PhDs in subjects they cannot spell, wine tasting as an “innovative” course — misleading and false claims form evidence the government is submitting to the Supreme Court to nail 44 deemed universities it wants to derecognise.
Verbatim transcripts of interviews of the deemed universities by a human resource development ministry review panel, sought by the SC, also reveal that many institutions that have now challenged the government’s move in the SC had accepted their flaws.
The HRD ministry plans to submit the transcripts — accessed by HT — to the SC early next week. The apex court is scheduled to hear the case on September 28. The SC’s evaluation of this fresh evidence is likely to play a key role in the case that affects of students enrolled at these institutions and the future of the deemed university system.
The review panel consisting of four eminent academicians had to repeatedly ask Janardhan Rai Nagar deemed university in Rajasthan what “arthurology” mentioned in its documents meant, only to finally realise that the institution offers PhDs in archaeology.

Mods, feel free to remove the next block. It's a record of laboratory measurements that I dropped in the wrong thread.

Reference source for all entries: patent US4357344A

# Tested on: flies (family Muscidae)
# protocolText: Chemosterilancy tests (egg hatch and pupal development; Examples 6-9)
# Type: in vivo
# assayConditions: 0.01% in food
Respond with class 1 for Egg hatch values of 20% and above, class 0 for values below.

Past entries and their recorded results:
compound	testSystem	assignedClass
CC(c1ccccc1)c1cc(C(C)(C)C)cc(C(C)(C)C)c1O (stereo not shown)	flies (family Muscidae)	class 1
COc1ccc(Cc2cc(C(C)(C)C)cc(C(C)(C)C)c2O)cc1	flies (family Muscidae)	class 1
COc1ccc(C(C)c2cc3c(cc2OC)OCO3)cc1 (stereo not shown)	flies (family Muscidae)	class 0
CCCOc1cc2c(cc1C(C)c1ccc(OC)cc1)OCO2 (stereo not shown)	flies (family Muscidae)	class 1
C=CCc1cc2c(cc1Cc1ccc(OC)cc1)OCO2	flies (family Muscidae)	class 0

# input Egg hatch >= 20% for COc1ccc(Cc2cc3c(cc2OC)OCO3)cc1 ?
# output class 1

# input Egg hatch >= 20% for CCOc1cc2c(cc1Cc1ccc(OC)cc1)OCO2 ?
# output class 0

Among the “innovative” programmes it is running, Bangalore’s Christ University listed wine studies. Other “innovative” programmes listed by institutions included Information Technology — a subject taught by almost every engineering college in the country. Karpagam deemed university did not know how many of its teachers hold PhDs.
Several deemed universities that have filed affidavits in the SC challenging the HRD ministry’s move to derecognise them had accepted they were wrong during the interaction with the panel. Vinayaka Mission University accepted it was running 175 distance education courses without requisite approval, while Ponnaih Ramanujam Institute of Science and Technology accepted that it was running programmes different from those for which it got the deemed tag. Rajasthan-based Institute of Advanced Studies in Education accepted it ran unrecognised distance education programmes between ’03 and ’07.
Sri Sidhartha and Dr. MGR deemed universities accepted families of the sponsor, controlled the institutions.